Helsinki: A Solo Female Traveler’s Guide to Finland’s Capital

Sidney Brown Avatar

Best Things to Do in Helsinki, Finland, as Recommended by an Expat - Suomenlinna is an 18th-century sea fortress that can be reached by ferry.

From the moment I arrived in Finland, I absolutely fell in love–so much so that I ended up moving from California to Europe, where I settled into permanent residence in Helsinki in 2022.

I’m the type of person who loves to fully immerse myself in a new country, and over the last two years, I’ve explored much of what Helsinki has to offer. Here are some of my top essentials for a first-time trip to Helsinki, many of which can be seen in only a few days due to the relatively small size of the city and the super-efficient public transportation system (HSL).

Walking tours are very effective for seeing most of the destinations listed below.

Is Helsinki Safe for Solo Women Travelers?

On my first trip to Helsinki, I was completely alone and without a working phone. That being said, even as a young woman traveling alone, I felt very safe in Helsinki.

Though it was tricky to decipher the street signs without Google Translate, it’s completely possible to get around with English only–most people speak it, especially at landmarks, cafes, and restaurants.

Obviously, it’s important to stay aware of your surroundings, but I would definitely encourage women to travel here alone.

One area that can sometimes be a little dodgy is the neighborhood of Kallio, but in recent years this area has been mostly co-opted by hipsters and young people. You may still encounter the occasional addict in Kallio, but they typically keep to themselves.

A big piece of Finnish culture is personal space, respect, and quiet; because of this, you’ll likely be left alone as you explore these spots, my favorite things to do in Helsinki.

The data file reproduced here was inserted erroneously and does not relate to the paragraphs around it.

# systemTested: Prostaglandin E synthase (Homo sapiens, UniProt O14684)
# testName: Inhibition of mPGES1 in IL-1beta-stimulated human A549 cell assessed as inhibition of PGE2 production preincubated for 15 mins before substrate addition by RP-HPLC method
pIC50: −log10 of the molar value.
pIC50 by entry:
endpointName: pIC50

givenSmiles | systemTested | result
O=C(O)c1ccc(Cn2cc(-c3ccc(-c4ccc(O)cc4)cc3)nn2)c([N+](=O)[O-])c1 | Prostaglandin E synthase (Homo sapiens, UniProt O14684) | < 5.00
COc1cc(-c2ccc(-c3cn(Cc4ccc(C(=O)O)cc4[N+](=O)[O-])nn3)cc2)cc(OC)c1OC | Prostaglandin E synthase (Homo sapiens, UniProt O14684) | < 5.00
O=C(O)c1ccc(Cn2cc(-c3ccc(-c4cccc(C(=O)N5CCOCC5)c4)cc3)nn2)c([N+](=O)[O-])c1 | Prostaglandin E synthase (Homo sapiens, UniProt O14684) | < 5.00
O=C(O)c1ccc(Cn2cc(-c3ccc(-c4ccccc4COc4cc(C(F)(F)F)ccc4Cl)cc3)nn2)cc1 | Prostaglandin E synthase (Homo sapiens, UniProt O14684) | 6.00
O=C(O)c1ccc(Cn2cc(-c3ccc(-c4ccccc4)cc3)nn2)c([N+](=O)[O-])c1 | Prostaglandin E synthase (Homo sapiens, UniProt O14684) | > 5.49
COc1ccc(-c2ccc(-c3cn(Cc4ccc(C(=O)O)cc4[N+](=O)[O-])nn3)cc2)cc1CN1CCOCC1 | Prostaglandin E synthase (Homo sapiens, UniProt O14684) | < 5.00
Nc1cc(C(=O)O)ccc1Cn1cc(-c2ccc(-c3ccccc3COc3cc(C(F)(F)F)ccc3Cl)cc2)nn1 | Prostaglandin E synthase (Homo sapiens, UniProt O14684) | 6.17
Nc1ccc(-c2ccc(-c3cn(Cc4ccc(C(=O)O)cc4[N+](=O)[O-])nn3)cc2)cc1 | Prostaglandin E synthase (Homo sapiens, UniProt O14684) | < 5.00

Read More: Best Countries to Visit with Kids

Suomenlinna Island Fortress

Suomenlinna is an 18th-century sea fortress that can be reached by a ferry leaving from Kauppatori, or the Old Market Square. The ferry ride to Suomenlinna is 15 minutes long, offering an excellent opportunity for sightseeing along the Helsinki archipelago.

Once you arrive you can choose to join a guided walking tour or wander on your own.

What you’ll see:

A Unesco World Heritage site featuring fortress ruins, museums, cafes, and an unmatched vantage of the Baltic Sea.

My recommendation:

Kahvila Vanilja –a super cozy cafe serving soup, Finnish treats, coffee, and more.

A standard HSL ticket functions for the ferry, as well as all buses, city trains, trams, and metro. You can purchase tickets for the ferry at the harbor.

Best Things to Do in Helsinki, Finland, as Recommended by an Expat - Words don’t do Suomenlinna justice…it truly is a magical place.
Words don’t do Suomenlinna justice…it truly is a magical place. Photo credit: Sidney Brown


Take a walking tour around Katajanokka (or Skatta, as the locals call it), an urban island very near Kauppatori.